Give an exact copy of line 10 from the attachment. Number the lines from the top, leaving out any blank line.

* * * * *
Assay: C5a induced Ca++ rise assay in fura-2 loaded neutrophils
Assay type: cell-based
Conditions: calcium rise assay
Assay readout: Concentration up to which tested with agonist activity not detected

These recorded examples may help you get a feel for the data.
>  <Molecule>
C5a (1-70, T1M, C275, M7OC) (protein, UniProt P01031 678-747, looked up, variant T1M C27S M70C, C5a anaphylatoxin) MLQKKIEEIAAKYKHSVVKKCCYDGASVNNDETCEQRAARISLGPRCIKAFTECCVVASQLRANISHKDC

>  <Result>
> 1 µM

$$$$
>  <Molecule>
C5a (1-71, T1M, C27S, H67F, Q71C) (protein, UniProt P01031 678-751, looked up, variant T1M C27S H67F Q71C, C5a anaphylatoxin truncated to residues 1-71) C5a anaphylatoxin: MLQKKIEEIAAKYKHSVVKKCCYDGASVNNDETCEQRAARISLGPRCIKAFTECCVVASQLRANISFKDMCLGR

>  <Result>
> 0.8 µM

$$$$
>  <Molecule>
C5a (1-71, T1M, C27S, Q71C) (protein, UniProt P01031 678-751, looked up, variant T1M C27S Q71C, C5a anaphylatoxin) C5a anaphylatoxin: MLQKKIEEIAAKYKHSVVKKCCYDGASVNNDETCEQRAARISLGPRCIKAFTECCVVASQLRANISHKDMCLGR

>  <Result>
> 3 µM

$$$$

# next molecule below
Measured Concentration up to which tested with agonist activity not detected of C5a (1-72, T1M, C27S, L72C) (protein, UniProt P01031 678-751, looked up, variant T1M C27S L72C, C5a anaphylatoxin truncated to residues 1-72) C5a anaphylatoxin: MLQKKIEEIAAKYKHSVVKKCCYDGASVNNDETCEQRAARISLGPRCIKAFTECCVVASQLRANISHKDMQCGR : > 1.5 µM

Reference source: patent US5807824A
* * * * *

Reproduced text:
$$$$